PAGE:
For the next two days, Cecily prepared and perfected her plan, considered all of the possible complications, and laid the necessary foundations for success. Around the house, she talked of feeling pent-up and wanting to get out, and mentioned a few friends who lived across town that she had thought about visiting. She asked Carol about her latest letter from Mayhew, which stated he would be gone for at least another week, and urged her into wistful reminiscences of their romantic encounters (though Carol refrained from going into too much detail). And while Carol was busy with her many chores around the house, Cecily went through her room â€“ carefully and thoroughly — until she found the one object she sought: a dull brass key etched with the number â€œ201â€.
As Cecily tucked the key in the folds of her dress and hurried off to her bedroom, she felt a mixture of exhiliration and guilt. She had never taken anything from anyone, and though she fully intended to return the key and didnâ€™t think it would be missed, the fact that she had to sneak around at all made her feel a bit wretched. But her vision of James proposing was so much more compelling — her future happiness hinged upon it! It must happen, and if she had to borrow Carolâ€™s key and Mayhewâ€™s hotel rooms for a little while in order to make it happen, then thatâ€™s what she would do.
It was another fine summer day when James returned from his business in Rivenberg. Having anticipated his arrival, Cecily had sent a letter â€“ not frilly or perfumed, but businesslike so as not to arouse suspicion â€“ and asked him to meet her that evening outside Jolliffâ€™s CafÃ©. A half hour before the appointed time, she told Carol she was walking downtown to meet friends and would get a ride back from them, and with the key resting safely in her pocket, set out down the street, the sunset blazing orange behind her.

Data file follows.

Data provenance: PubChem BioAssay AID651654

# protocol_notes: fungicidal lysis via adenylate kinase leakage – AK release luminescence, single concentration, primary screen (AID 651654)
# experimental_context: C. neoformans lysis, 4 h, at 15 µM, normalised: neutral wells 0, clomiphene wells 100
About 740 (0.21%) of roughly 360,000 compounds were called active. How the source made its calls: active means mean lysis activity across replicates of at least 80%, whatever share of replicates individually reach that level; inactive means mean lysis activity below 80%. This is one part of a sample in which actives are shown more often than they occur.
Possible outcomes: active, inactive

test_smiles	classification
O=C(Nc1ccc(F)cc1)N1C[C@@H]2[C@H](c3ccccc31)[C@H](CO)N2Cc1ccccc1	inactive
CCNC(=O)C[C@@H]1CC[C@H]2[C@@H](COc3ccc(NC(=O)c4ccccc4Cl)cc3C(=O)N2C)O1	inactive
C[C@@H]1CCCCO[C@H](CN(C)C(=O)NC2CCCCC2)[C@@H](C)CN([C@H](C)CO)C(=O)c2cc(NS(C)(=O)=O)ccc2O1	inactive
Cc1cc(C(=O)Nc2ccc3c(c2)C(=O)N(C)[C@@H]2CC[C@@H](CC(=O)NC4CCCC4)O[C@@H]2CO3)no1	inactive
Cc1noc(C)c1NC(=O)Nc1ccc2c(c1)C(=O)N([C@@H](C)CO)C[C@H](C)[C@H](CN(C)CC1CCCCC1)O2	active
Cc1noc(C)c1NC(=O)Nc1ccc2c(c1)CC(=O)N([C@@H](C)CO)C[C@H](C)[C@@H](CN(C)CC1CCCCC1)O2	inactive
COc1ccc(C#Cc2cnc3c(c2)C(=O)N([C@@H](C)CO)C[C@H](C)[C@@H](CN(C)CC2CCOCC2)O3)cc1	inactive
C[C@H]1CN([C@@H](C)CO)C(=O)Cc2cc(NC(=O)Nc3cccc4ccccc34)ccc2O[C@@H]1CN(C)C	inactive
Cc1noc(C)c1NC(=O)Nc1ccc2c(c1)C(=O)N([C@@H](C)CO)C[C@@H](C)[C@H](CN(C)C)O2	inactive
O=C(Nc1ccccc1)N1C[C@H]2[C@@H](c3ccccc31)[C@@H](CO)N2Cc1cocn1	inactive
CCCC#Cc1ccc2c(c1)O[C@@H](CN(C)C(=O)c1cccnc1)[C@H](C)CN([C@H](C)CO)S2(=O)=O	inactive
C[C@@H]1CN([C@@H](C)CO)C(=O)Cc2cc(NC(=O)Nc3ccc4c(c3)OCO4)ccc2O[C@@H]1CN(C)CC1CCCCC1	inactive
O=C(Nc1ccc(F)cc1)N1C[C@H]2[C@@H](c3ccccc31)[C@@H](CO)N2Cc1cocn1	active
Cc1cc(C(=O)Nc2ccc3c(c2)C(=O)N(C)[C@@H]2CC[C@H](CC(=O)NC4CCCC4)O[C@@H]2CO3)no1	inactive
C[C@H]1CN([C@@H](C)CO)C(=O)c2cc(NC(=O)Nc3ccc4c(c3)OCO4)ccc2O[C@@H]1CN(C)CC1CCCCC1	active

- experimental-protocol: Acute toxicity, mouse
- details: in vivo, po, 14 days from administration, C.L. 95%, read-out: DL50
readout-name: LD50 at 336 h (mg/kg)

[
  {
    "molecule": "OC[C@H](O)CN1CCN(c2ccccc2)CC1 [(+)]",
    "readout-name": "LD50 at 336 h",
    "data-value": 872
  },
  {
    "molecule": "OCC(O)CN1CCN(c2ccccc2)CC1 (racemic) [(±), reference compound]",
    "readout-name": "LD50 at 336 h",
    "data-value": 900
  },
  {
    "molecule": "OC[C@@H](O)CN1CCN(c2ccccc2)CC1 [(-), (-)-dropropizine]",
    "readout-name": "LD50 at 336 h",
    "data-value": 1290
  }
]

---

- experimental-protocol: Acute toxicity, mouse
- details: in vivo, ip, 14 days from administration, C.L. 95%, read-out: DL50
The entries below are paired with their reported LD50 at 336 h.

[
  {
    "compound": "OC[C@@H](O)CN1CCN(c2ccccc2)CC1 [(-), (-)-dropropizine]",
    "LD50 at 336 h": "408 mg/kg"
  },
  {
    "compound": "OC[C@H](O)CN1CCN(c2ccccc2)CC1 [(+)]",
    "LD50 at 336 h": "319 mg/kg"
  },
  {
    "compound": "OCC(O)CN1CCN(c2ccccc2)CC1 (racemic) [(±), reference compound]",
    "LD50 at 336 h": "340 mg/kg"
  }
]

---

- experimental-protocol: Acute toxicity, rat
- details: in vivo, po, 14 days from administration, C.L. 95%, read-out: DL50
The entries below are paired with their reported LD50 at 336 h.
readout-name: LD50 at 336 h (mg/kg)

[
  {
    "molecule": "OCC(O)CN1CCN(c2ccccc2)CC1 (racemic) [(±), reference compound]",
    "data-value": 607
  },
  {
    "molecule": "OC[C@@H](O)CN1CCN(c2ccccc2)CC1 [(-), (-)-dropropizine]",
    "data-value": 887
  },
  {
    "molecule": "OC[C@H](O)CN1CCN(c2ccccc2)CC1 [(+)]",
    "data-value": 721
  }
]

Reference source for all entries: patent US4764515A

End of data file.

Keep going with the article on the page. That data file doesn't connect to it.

Most people were in their houses at that hour, eating a late supper or playing cards, though a few strolled by, nodding courteously as they passed. Cecily was glad she didnâ€™t go out much, as everyone she encountered was a stranger to her and therefore posed no threat to her plan. When she reached Jolliffâ€™s CafÃ©, she saw James sitting on a bench outside of it, reading a paper in what little light the streetlamps and deepening dusk afforded.
With a madly clamoring heart, Cecily sat down on the bench next to James and pretended to adjust her gloves. Spying her out of the corner of his eye, James smiled and started to fold up his paper.
â€œNo,â€ Cecily whispered, feeling a strange excitement in being so furtive. â€œWait until Iâ€™m in the Granville, then follow me. Room 201.â€
James stretched out his paper again with a snap. â€œWhat?â€ he asked incredulously, keeping his voice low. â€œI donâ€™t understand.â€
Cecily leaned over and fidgeted with the buckle of her shoe. â€œYou wanted us to be alone, didnâ€™t you?â€
James sputtered. â€œYes, butâ€¦I donâ€™tâ€¦Cecily, itâ€™s a hotel! You know what kinds of things go on in hotels, donâ€™t you?â€
Yes, utterly romantic things, thought Cecily as she continued to fuss with her shoe. But the answer she gave James was more pragmatic. â€œI know what goes on in this hotel. Room 201 is Mayhewâ€™s, and I have Carolâ€™s key. I thought we could borrow his drawing room for a little while, thatâ€™s all.â€
â€œArenâ€™t you worried?â€ he asked. â€œYour reputationâ€¦if anyone saw usâ€¦â€ Cecily glanced past the edge of the newspaper and saw his face reddening. â€œYou can trust me not to tarnish your honor, of course,â€ he added, sparing her a quick glance, â€œbut people will talk, and you know how that goes.â€
â€œOh, James, donâ€™t be so old-fashioned!â€ Cecily said, surprising herself. â€œWeâ€™re not doing anything wrong, are we?â€ As the words came out she realized she was echoing his exact phrase from a few days before, when she had been the reluctant party.
â€œNoâ€¦â€ James replied, though he didnâ€™t sound entirely convinced. â€œWell, if itâ€™s only for awhile.â€ He turned a page and pretended to continue reading. Cecily noticed the corners of the paper trembling just slightly and smiled to herself. Despite his protestations, it seemed he was just as thrilled at the prospect of being alone as she was. Her own excitement flaring, she rose from the bench and made her way discreetly towards the alley, where she knew there was a back door to the Granville Hotel.
(to be continued…)